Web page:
Why #BlackLivesMatter Is a Canadian Struggle, Too

Here, in not-Africa, race is uncomfortable and racism is unpalatable, I think as I hear the chuckle of a blue-eyed, muscular, white classmate at the University of Manitoba. He tells me, agitatedly, that he cannot take another immigrant or person of colour whining about racism on his Facebook feed. I look at him, trying to remember why, three years ago — staring at a red field with a white square and a red maple leaf, beautifully printed on my study permit — I had not anticipated agony of this kind.
It is just another day at the university.
Meanwhile, he proceeds to tell me that the apparently self-proclaimed victims of racism are given the most breaks and those who do not advance up the social and economic ladder; it is because they are not “tough enough.” This is a typical example of modern racists whose unconscious racism allows them the privilege to believe that racism is a horrendous thing of the past.

Alicia Garza has been a major leader in the #BlackLivesMatter movement. Credit: Personal Democracy
Alicia Garza has been a major leader in the #BlackLivesMatter movement. Credit: Personal Democracy

When we affirm #BlackLivesMatter, it is our resistance against this kind of ignorance, abuse, and debasement of black people’s lived experiences. It is our fight for the humanity of black folks and our desire to heal our wounds while we recognize the necessity of our human rights. We affirm black lives because our sanity depends on it, our lives depend on it, and nowhere did the oppressed become liberated by chance. But wait, what is all this talk?
The air is hot and humid at the Canadian National Exhibition in Toronto and the atmosphere is not yet engulfed with the smells of the foods that should not be deep-fried. It is about 9:15 am. Some of the midway game concessions are up in the air. My white co-worker and I are just putting awnings up when her boyfriend scurries in like a policeman would after a criminal.
“If you ever talk to my girlfriend like that [regarding events of the previous night, when we fought over customers because we are paid commission], I will f****** send you back to your monkey ass country,” he barks with the confidence of having delivered a blow that had the power to hurt. My troubled feelings are left abandoned in the back of my throat as he leaves just as quickly as he had come.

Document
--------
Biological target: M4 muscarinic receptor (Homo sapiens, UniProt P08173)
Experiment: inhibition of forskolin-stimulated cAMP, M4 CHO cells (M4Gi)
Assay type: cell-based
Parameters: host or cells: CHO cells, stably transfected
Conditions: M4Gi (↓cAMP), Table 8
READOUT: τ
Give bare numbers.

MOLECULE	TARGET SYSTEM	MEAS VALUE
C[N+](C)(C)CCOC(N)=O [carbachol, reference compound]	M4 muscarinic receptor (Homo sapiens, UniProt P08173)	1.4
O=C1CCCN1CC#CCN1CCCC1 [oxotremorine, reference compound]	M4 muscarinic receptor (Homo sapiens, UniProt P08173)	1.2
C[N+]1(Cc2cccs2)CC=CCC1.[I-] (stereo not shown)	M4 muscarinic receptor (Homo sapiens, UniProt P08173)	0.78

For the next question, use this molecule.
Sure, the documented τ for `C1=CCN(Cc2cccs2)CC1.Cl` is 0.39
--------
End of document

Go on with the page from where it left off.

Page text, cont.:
Except, it is just another day at the carnival.
This example reveals another case of racism against black immigrants in Canada. I take note of the uncomfortable chuckles every time I say, “white people.” It is as if our pain from the micro-aggressions that daily assaults us will somehow disappear if we would just not talk about them, risking making some people uncomfortable.
Since July 2013 and the years following the acquittal of George Zimmerman — a white policeman who fatally shot black, unarmed, 17-year-old Trayvon Martin — more people have taken the #BlackLivesMatter demand into the streets across the United States and Canada. What began as a Twitter trend, created by activist Alicia Garza and others to protest police brutality and institutionalized racism, has become a movement for transformative social change. As Garza explains,
“Black Lives Matter is an ideological and political intervention in a world where Black lives are systematically and intentionally targeted for demise. It is an affirmation of Black folks’ contributions to this society, our humanity, and our resilience in the face of deadly oppression” (thefeministwire.com/2014/10/blacklivesmatter-2).
While racism in Canada today may not be delivered with a gun, the exploitation which daily assaults the bodies and spirits of African Americans in the United States assaults black people here, too.
Catherine Kayumba B. is a Christian student at St. John's College. She comes from Rwanda and studies Global Political Economy.
Catherine Kayumba B. is a Christian student at St. John’s College. She comes from Rwanda and studies Global Political Economy.

When we affirm that #BlackLivesMatters, it is important not to replace “Black Lives” with “All Lives,” as some have been wont to do. Yes, all lives do matter, but to homogenize our different experiences is to perpetuate the same white privilege that continues to wound and to kill. It is our experiences of marginalization and white privilege which necessitate that we affirm, every day, that we matter. We do not need diluted unity, but unwavering solidarity and defence of the human rights and dignity of black folks. It is only then that our fight may constitute an act of love, opposing the lovelessness which lies at the heart of racist domination and violence.


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